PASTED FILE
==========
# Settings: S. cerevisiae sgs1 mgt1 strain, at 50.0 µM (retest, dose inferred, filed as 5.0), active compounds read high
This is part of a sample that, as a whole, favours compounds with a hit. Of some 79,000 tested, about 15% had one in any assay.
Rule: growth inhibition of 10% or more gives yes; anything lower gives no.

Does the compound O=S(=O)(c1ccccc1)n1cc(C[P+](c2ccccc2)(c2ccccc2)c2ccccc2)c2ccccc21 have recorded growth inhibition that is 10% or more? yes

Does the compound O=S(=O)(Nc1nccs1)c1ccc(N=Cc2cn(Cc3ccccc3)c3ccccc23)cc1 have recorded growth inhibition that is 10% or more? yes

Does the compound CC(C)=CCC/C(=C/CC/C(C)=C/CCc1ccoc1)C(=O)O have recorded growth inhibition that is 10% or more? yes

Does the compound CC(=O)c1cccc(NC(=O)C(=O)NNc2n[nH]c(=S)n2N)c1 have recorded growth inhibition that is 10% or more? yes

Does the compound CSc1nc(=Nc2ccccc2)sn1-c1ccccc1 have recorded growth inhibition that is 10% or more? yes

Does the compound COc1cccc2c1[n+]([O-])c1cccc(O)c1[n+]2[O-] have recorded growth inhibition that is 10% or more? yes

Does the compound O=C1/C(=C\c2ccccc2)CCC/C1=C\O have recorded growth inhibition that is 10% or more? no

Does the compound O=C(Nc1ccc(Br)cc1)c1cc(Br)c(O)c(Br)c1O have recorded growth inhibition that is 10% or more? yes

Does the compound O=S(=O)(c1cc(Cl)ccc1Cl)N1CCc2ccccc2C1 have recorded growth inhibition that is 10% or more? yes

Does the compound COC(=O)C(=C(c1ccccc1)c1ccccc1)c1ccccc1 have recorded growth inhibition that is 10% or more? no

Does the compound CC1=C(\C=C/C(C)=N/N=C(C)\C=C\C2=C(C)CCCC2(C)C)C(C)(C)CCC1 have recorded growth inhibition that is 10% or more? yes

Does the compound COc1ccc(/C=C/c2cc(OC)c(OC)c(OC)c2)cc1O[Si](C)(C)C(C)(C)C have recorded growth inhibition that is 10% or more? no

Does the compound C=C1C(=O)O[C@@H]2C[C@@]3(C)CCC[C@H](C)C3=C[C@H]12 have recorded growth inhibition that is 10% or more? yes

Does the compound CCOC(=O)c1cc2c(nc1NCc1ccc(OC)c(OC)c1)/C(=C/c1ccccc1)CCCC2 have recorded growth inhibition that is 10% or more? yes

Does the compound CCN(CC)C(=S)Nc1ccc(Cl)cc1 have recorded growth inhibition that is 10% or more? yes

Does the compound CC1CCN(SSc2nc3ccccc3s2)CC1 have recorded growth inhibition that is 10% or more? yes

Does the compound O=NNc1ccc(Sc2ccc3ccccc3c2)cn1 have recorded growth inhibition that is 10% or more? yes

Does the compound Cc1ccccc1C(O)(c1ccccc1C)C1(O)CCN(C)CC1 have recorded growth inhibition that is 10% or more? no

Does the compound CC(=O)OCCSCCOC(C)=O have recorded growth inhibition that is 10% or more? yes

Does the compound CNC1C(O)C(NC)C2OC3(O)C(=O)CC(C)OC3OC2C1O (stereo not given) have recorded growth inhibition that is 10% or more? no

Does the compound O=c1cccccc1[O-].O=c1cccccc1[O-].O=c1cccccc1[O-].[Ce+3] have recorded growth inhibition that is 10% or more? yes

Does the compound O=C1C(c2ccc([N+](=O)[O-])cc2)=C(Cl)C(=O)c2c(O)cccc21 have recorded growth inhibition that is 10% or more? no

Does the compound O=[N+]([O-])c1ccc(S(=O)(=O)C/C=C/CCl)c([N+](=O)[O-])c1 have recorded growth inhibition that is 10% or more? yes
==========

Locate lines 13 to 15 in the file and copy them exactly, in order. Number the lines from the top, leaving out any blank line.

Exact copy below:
Does the compound COC(=O)C(=C(c1ccccc1)c1ccccc1)c1ccccc1 have recorded growth inhibition that is 10% or more? no

Does the compound CC1=C(\C=C/C(C)=N/N=C(C)\C=C\C2=C(C)CCCC2(C)C)C(C)(C)CCC1 have recorded growth inhibition that is 10% or more? yes

Does the compound COc1ccc(/C=C/c2cc(OC)c(OC)c(OC)c2)cc1O[Si](C)(C)C(C)(C)C have recorded growth inhibition that is 10% or more? no